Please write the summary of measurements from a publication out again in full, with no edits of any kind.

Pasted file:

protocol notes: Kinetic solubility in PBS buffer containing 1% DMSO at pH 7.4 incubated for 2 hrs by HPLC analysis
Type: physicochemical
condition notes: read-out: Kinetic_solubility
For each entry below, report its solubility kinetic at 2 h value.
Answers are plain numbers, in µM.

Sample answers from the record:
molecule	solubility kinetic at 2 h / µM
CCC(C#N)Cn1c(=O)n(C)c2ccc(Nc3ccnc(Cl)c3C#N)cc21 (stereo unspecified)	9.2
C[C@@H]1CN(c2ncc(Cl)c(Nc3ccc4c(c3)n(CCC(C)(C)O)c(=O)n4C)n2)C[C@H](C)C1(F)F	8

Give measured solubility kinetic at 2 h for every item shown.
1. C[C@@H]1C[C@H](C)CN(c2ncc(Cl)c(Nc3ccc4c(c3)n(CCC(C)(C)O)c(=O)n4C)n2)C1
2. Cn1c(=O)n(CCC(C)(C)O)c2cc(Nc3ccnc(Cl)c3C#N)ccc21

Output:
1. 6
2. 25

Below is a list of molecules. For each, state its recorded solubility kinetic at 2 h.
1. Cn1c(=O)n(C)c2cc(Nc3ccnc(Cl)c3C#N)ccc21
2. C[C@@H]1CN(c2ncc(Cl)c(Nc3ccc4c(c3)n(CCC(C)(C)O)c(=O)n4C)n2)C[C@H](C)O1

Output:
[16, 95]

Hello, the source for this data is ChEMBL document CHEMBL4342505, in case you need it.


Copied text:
protocol notes: Kinetic solubility in PBS buffer containing 1% DMSO at pH 7.4 incubated for 2 hrs by HPLC analysis
Type: physicochemical
condition notes: read-out: Kinetic_solubility
For each entry below, report its solubility kinetic at 2 h value.
Answers are plain numbers, in µM.

Sample answers from the record:
molecule	solubility kinetic at 2 h / µM
CCC(C#N)Cn1c(=O)n(C)c2ccc(Nc3ccnc(Cl)c3C#N)cc21 (stereo unspecified)	9.2
C[C@@H]1CN(c2ncc(Cl)c(Nc3ccc4c(c3)n(CCC(C)(C)O)c(=O)n4C)n2)C[C@H](C)C1(F)F	8

Give measured solubility kinetic at 2 h for every item shown.
1. C[C@@H]1C[C@H](C)CN(c2ncc(Cl)c(Nc3ccc4c(c3)n(CCC(C)(C)O)c(=O)n4C)n2)C1
2. Cn1c(=O)n(CCC(C)(C)O)c2cc(Nc3ccnc(Cl)c3C#N)ccc21

Output:
1. 6
2. 25

Below is a list of molecules. For each, state its recorded solubility kinetic at 2 h.
1. Cn1c(=O)n(C)c2cc(Nc3ccnc(Cl)c3C#N)ccc21
2. C[C@@H]1CN(c2ncc(Cl)c(Nc3ccc4c(c3)n(CCC(C)(C)O)c(=O)n4C)n2)C[C@H](C)O1

Output:
[16, 95]

Hello, the source for this data is ChEMBL document CHEMBL4342505, in case you need it.